I was reading through a pagan facebook group I belong to yesterday when I came upon a post in which a young pagan lady was asking for advice. It seems she and her partner have heard noises they described as “growling” and saw flitting images out of the corner of their eye. They wanted to know what they should do about it.
What followed was a torrent of replies, well meaning I’m sure, that offered dozens of different ways to drive out the “spirit” and “cleanse” the house.
I found myself flabbergasted that nobody other than myself, suggested welcoming the spirit. No one.
This is not an isolated case either. I’ve noticed over the last few years an ever increasing trend in the Pagan community to treating all spirits as “evil” at worst, and even angry and malevolent at best. I really don’t know where this is coming from. I suspect we’ve allowed hollywood and the local church to infiltrate our understanding of the spirit world to the point that we view it the same way they do…
…and that is a shame.
There was a time, long past…and more recent, when things were different….a lot different. My ancestors the Celts, and many other ancient cultures, viewed the spirit world in a very different way. They viewed the spirit world as being much the same as the mundane world….i.e. normal.
In the spirit world of my ancestors there wasn’t any big “E” Evil. the spirits were pretty much the same as the people, which makes sense since a lot of them used to be the people. Even the wee folks were just other folk with their lives and relationships and goals and dreams.
Just as very, very few mundane folk are “Evil”, you’d be hard pressed to find an “Evil” spirit. What you would find is a mix of some benign, some friendly, some indifferent, and perhaps rarely even an angry spirit, but hardly ever, if ever, any spirit that would be considered “Evil”.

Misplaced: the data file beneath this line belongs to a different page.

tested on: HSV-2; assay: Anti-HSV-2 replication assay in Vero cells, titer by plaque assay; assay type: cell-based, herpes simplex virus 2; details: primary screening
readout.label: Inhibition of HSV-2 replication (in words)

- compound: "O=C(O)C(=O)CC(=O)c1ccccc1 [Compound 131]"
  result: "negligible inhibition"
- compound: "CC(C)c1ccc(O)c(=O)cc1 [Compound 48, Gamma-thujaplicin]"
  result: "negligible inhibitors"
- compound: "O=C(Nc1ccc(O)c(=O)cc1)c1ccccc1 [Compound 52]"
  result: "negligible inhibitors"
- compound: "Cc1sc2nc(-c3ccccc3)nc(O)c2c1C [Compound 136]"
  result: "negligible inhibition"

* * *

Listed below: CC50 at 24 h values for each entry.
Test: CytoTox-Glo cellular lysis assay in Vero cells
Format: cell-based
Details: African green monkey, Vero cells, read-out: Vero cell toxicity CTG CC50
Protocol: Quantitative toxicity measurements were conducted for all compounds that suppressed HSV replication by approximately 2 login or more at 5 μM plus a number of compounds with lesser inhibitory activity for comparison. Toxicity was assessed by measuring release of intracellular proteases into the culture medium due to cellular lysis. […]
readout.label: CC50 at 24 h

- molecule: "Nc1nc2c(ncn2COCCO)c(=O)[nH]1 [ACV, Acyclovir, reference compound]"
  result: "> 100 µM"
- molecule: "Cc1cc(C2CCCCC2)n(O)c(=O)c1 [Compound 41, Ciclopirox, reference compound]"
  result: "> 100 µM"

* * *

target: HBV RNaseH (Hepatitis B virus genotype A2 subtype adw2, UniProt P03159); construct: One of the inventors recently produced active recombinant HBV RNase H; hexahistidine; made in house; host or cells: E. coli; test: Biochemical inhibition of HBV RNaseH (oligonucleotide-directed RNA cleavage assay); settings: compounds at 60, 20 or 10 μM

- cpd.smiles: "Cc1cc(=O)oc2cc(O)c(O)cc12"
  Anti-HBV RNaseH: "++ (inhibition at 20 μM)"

Even among the Gods and Goddesses of my people’s legends, there isn’t any “Evil” side like you see in the Abrahamic faiths. The closest you come is the Fomorians, whose only real crime is they opposed the Tuatha. The great Sun God of Irish tradition, Lugh Lamhfada had a Fomorian Grandfather.
So if our stories and traditions had few if any “Evil” spirits in it, why then are we so quick to assume every spirit in our homes is somehow malevolent, out to harm us, or “Evil”? I’ve even heard Pagans refer to them as “Demons”, like we need to borrow any more baggage from the Abrahamic religions?
As to so many spirits being thought have as “angry”…. well maybe we’re to blame for that too?
Our ancestors used to welcome spirits into their homes, whether the spirits of passed ancestors, or the wee folk. Our ancestors used to treat them like family, provide food and drink, and shelter. They would honor the house spirits with gifts and hospitality, and in return the spirits would watch over them, protecting them and making their farms and businesses and families prosper.
Nowadays any whisper of a possible spirit and it seems we’re so quick to draw the six guns loaded with sage and whatever other spiritual bleach we have at hand and drive them out into the street, no matter how long those spirits had inhabited the house before us. Is it any wonder then that they sometimes growl a bit, or knock over a glass or pull a lock of hair? Perhaps they have every right to be angry with us, considering how we treat them.
So next time you hear a little growl or squeak, or see a fleeting shadow out of the corner of your eye, put down the sageguns and just speak to them. Speak to them gently, and welcome them into your home. Make them feel the respect our ancestors used to afford them before we forgot our heritage.
When you make some treats for your family, put a little out for them on the windowsill, and make a point of inviting them to partake with you. When you make up your Samhain feat, set extra places for them at the table the way your ancient mothers and fathers used to. When you toast your family, mention them too.
When you share your home with spirits, instead of pushing them out the door, you will not only be making connections with your own ancestors and traditions, you’ll be making friends in the spirit world. And that’s not half bad.